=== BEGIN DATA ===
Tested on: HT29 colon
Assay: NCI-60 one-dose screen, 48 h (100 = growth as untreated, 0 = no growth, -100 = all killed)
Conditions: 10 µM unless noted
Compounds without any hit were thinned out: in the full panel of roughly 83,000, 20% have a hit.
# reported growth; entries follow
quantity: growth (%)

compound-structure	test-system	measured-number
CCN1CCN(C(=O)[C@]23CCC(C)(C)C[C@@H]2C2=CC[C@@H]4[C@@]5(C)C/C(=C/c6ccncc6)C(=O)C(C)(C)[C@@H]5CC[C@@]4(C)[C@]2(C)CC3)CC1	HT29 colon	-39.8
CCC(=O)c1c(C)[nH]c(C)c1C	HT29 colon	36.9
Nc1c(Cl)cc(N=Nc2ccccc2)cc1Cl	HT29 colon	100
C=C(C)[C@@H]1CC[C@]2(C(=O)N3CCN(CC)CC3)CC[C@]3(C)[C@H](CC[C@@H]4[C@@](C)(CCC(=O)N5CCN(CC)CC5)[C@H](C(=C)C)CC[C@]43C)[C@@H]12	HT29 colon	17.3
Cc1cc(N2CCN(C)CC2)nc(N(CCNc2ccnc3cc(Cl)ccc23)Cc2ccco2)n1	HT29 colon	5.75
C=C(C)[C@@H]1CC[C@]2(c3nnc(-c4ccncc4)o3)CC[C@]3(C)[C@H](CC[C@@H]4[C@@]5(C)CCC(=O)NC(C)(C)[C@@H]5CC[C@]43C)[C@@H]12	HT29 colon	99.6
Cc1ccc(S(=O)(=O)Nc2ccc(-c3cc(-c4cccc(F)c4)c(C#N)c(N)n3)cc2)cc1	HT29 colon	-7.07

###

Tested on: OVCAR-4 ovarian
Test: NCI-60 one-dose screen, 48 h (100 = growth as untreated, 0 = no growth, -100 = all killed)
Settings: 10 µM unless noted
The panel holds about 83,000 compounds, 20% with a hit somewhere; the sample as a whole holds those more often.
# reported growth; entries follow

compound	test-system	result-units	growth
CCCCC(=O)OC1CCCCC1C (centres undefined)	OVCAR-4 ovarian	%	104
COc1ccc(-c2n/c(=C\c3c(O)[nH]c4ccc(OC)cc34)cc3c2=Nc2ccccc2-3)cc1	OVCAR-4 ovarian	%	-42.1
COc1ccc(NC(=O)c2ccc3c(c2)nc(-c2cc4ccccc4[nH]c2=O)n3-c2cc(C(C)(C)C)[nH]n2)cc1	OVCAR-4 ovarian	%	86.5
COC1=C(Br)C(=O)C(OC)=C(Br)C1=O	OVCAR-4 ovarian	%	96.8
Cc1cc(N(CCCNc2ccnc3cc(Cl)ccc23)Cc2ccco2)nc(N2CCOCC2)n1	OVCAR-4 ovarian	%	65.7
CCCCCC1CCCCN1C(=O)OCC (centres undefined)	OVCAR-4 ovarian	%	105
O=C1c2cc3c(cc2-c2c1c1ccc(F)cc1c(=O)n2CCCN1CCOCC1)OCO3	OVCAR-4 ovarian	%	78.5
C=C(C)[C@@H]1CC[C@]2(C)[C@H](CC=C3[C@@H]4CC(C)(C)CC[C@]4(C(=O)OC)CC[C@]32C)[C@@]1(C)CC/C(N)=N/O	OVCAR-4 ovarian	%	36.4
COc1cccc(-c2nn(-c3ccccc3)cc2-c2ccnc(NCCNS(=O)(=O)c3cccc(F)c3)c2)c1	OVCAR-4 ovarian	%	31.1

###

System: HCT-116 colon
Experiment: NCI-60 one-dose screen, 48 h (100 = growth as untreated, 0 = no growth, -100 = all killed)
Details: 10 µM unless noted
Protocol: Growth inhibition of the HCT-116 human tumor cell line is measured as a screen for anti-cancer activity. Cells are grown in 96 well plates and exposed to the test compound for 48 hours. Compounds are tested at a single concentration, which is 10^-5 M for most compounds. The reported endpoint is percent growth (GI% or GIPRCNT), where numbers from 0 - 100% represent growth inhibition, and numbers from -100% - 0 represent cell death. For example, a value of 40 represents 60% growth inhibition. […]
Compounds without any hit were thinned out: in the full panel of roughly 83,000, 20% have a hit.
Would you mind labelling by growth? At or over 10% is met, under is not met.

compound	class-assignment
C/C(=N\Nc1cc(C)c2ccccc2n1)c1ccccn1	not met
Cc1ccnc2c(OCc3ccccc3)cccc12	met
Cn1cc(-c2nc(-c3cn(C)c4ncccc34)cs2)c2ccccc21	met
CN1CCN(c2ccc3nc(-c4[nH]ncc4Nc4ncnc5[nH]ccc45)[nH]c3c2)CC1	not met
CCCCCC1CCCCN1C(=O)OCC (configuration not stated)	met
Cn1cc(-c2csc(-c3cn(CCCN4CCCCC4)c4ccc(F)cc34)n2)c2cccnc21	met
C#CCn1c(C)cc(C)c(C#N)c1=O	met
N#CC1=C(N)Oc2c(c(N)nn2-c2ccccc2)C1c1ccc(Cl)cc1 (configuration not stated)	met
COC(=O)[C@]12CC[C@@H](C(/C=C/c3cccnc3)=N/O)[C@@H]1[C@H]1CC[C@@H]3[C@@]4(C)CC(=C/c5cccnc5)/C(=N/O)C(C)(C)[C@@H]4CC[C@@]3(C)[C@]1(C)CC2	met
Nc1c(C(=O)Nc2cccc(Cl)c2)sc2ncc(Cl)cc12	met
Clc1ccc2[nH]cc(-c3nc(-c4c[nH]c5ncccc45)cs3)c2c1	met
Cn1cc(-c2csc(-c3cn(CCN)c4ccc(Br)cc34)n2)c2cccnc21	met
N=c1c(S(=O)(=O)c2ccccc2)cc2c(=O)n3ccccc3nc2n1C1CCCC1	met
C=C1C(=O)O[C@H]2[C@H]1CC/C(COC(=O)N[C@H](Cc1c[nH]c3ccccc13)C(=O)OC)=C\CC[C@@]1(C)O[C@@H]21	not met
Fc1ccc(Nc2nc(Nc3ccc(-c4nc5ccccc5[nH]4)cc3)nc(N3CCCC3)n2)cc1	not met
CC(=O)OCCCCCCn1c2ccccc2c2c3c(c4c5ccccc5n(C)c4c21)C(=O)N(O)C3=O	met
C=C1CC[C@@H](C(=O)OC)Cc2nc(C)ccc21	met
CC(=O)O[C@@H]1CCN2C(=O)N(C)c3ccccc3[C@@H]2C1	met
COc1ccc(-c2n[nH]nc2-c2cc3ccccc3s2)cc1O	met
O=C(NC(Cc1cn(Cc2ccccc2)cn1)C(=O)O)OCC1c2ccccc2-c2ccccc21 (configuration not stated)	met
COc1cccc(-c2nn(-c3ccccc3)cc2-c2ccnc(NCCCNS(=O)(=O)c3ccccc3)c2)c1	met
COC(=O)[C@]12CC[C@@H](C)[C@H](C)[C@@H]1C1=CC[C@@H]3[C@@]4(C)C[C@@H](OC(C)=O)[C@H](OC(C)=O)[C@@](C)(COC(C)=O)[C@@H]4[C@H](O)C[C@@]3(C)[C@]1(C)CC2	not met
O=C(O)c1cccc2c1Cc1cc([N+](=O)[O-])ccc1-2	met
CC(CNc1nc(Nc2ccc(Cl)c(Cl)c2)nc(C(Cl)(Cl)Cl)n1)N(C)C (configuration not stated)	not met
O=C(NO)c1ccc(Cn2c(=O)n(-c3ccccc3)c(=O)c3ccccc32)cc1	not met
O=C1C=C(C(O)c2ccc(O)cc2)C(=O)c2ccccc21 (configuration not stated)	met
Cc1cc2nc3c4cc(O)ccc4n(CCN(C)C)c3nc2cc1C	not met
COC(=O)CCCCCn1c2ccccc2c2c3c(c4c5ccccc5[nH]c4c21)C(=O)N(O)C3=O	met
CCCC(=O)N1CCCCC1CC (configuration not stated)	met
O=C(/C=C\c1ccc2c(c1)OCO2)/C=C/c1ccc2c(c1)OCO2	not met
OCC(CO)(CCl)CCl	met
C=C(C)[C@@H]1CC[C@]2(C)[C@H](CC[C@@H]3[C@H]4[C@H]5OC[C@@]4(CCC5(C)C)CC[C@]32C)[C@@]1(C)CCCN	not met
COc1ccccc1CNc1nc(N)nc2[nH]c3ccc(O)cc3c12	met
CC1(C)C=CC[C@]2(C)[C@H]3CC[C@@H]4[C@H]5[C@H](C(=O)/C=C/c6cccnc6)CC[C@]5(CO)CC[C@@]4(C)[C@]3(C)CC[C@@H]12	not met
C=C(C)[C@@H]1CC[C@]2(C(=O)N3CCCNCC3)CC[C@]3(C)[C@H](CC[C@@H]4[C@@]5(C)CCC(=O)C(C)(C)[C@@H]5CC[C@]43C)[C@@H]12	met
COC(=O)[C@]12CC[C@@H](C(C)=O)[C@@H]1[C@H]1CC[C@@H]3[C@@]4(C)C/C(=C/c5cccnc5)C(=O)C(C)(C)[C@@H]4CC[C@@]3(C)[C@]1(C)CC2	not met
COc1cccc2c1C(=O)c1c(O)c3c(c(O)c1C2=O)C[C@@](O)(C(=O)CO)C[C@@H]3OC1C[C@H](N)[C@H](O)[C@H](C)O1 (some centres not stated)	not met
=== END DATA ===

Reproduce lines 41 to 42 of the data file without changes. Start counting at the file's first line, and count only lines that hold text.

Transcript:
Cn1cc(-c2nc(-c3cn(C)c4ncccc34)cs2)c2ccccc21	met
CN1CCN(c2ccc3nc(-c4[nH]ncc4Nc4ncnc5[nH]ccc45)[nH]c3c2)CC1	not met